Despite Baylor loss, Razorbacks return to national relevance with Elite 8 appearance

One second you’re dancing; the next, the season is over.

It seems to happen in a blink of an eye. The music stops. The balls are bagged up for the season, and it’s all just a memory.

That last 40 minutes in the NCAA Tournament can be cruel. It is final, and it, no doubt, hurts.

The longer a team dances, the more painful it is when the music stops.

All that sweat, strain, hustle, and grit poured into a season, and then, it’s just over.

Sometimes there’s a feeling of relief. Other times it’s regret for what might have been. Sometimes it’s disbelief. But there is always a numbness in the moment. It almost doesn’t seem real.

A team, its coaches, the staff, even the fans can’t help how they feel as individuals. Everyone’s season is a personal journey, viewed through a singular lens.

There’s always thoughts of what might have been or even should have been.

The NCAA Tournament is a fickle mistress for every team but one every single year.

That is what is so special about a healthy run in the Big Dance, and make no mistake, the 2021 Arkansas Razorbacks had a long, healthy stay in the tournament.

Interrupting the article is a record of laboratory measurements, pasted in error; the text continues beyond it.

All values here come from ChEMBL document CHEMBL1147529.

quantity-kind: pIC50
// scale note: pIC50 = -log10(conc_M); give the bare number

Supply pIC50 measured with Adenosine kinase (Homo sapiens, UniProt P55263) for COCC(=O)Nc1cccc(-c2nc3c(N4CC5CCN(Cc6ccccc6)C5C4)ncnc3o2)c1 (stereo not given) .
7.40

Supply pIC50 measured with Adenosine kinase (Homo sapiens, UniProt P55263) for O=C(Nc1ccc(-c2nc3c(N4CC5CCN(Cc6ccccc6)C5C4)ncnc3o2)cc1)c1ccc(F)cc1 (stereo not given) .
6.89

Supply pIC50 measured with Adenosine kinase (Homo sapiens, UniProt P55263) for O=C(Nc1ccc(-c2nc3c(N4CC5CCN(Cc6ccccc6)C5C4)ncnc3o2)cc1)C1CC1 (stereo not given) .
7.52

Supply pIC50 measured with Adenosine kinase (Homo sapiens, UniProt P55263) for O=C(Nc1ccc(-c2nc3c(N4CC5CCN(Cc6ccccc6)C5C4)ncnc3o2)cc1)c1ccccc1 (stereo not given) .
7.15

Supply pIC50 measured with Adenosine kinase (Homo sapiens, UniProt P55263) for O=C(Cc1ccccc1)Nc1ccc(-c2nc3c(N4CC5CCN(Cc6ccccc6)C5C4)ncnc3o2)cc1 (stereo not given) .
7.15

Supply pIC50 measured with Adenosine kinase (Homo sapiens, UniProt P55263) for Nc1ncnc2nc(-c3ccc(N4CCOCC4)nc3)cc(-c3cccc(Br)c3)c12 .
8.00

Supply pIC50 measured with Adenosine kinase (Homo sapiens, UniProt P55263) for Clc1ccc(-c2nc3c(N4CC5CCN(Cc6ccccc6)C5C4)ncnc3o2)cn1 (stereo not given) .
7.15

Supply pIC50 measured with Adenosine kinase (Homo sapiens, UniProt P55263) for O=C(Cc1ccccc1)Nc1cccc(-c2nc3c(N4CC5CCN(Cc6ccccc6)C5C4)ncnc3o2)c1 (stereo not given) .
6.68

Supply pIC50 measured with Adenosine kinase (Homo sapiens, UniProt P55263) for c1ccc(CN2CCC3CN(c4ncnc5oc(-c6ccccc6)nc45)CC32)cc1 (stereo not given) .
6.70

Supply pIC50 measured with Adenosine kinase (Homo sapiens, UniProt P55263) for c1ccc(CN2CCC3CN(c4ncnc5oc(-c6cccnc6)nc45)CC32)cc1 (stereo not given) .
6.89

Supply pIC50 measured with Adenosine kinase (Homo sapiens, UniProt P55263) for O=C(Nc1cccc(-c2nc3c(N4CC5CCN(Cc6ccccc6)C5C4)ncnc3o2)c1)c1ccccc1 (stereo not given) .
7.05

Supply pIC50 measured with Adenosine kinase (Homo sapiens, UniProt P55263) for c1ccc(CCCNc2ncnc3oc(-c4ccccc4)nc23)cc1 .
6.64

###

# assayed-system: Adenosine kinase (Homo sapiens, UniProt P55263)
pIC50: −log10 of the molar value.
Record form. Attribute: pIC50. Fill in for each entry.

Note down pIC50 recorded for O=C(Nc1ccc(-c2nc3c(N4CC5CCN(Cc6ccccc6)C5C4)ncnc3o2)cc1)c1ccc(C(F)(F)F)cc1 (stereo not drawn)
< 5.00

Are there regrets?

I’m sure, there are some, but the Hogs played hard and ultimately were beaten by a better team, the Baylor Bears, 81-72. There is no shame in that.

Could the Hogs have played better?

Sure, but the Razorbacks, the youngest team to make the Elite Eight, busted their tails for 40 minutes and just succumbed to a better team. That is the nature of sport. The better team usually wins and that’s what the Bears (26-2) did.

While the outcome of Monday’s game was difficult for the Razorbacks and their fans, it does not negate anything the team accomplished this season. There are many teams that would trade places with the Hogs, who finished 25-7 on the year, and had THE BEST season Arkansas’ storied program has enjoyed in a quarter century.

That’s significant.

Hog fans will remember the contributions of graduate-seniors Justin Smith and Jalen Tate for a lifetime. The two young men started their journey at other programs, but finished their careers leading the Razorbacks back to national significance.

Likewise Moses Moody, who will likely be the first one-and-done in the program’s history, made a significant impact on the program even though he played his best basketball in the regular season rather than in the NCAA Tournament.

Moody literally could have gone to any school in the nation, but he chose his home-state Razorbacks, and that choice along with a similar ones made by Devonte Davis, Jalen Williams, and Khalen Robinson, who missed the bulk of the season with an injury, catapulted the Razorbacks’ program back on the national scene.

There have been others who could have played that role in the past, but opted to go another way. Moody’s choice made it cool to be a Razorback again, just like The Triplets — Marvin Delph, Ron Brewer, and Sidney Moncrief — did back in the late 1970s when coach Eddie Sutton first thrust the Razorbacks program into modern significance. That trio put their trust in Sutton, just like Moody put his in Musselman.